Goats in trees: it’s a thing. Did you know it was a thing? I did not — until I saw it with my own eyes. In my very own place of employment.

There she was, little Brownie, up a tree at Children’s Fairyland. I had a flashback to when my young daughter would climb high up in a tree: I couldn’t bring myself to watch, anticipating a fall that never came. Watching Brownie, I wondered how on earth she’d get down. And then she did. I can’t explain exactly how, but it was … effortless. Defying gravity or something.

I called my friend Terry Orzun, who owns a business called Goats R Us — perhaps you’ve seen her hard-working ruminants chomping weeds around Alameda County — to get her expert opinion on the phenomenon. Terry has 7,000 goats. This week some are working at munching weeds in Hercules, Anthony Chabot Park and Orinda.

“Oh, yes,” she said without a trace of surprise. “It’s like their jungle gym.” Goats, Terry told me, are by nature very cautious creatures, and they test before they climb.

Terry has many photos of her goats climbing trees on their various worksites. She has even seen one goat balancing on the back of another to reach a tasty leaf. Here’s the coolest part: they then changed places so both could enjoy the treat.

If you Google “goats in trees,” you’ll see photos of nine adventurous goats perched in the twisted branches of a 17-foot argan tree in North Africa. I learned that farmers follow the herds as they move from tree to tree, eating the argan fruits. The goats can’t digest the fruit’s nut, so they either spit it out or excrete it. The farmers than collect the nuts, which can be ground to make argan oil, which is used for cooking and cosmetics. You can buy four ounces of the oil for $24 on Amazon. Although the oil has been collected for centuries by the locals, the tree is slowly disappearing due to overgrazing, and some of the primary locations where the trees grow have been declared biosphere preserves.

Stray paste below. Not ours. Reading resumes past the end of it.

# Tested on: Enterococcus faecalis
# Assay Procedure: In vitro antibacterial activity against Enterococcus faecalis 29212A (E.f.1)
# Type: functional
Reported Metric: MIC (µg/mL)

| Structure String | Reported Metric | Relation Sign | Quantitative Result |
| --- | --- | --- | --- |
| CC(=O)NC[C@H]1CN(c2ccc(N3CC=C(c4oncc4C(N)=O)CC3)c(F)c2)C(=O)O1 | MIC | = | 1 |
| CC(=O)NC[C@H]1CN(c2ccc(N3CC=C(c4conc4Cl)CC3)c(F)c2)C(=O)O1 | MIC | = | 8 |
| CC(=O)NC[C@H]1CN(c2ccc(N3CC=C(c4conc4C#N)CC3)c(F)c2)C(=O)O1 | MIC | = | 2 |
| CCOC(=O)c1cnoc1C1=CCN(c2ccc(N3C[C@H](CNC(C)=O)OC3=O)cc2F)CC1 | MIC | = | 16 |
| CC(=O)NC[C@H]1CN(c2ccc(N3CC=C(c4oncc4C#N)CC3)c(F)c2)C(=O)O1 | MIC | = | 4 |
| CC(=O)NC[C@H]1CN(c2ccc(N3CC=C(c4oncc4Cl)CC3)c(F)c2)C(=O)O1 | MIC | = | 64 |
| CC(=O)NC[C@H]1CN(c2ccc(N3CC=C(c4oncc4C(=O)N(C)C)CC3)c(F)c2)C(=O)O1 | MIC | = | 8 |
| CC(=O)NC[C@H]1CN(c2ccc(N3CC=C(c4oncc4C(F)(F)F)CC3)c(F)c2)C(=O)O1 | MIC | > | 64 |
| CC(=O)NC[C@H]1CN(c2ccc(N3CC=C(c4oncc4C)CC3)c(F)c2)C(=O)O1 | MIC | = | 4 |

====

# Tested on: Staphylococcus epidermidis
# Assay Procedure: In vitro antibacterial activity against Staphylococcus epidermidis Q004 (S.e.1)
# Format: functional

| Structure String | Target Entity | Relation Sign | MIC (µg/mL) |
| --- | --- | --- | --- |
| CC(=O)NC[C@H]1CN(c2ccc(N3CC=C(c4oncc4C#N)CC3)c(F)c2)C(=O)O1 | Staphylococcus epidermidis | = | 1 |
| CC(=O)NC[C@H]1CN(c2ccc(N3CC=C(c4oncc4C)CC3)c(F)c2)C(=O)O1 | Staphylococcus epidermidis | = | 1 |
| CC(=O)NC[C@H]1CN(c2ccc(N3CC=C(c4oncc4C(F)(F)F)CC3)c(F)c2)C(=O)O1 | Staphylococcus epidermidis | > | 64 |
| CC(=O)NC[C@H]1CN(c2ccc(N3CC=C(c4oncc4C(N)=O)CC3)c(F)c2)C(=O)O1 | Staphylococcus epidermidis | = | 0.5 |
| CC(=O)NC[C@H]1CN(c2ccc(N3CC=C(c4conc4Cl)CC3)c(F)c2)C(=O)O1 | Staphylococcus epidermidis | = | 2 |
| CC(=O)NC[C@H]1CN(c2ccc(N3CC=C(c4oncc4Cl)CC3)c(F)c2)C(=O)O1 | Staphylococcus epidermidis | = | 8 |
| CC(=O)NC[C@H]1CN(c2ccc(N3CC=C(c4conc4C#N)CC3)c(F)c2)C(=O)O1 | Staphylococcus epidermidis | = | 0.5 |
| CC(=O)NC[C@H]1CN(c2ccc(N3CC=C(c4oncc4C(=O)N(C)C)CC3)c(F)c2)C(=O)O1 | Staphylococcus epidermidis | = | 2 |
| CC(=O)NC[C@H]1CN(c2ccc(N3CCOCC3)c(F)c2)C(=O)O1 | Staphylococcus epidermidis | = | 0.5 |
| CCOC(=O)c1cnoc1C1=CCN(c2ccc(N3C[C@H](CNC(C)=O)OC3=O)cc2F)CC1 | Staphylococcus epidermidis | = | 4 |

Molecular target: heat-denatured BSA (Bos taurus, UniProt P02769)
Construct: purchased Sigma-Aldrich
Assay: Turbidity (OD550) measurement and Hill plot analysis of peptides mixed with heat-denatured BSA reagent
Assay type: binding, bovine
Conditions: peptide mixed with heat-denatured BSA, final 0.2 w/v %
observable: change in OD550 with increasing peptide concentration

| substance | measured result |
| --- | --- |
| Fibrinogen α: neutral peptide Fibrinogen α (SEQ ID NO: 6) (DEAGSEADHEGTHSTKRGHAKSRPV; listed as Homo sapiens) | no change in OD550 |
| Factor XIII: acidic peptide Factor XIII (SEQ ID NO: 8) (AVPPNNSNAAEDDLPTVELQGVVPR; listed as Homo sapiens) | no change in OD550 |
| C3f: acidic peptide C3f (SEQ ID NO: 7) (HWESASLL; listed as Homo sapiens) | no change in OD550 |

Our miniature goats, Cookie and Brownie, appear to be having a lot of fun during their tree time.

We plan on making a little sign so families can learn that goats are, in fact, the only ruminant able to climb trees. Would we stoop—or rise—to depositing treats in the tree at certain times of day so that our guests could regularly enjoy the unusual sight?

Goat lover and expert Terry thinks that would be just fine.

“It’s like what Miley Cyrus sings,” she told me. “For them, it’s the climb.”

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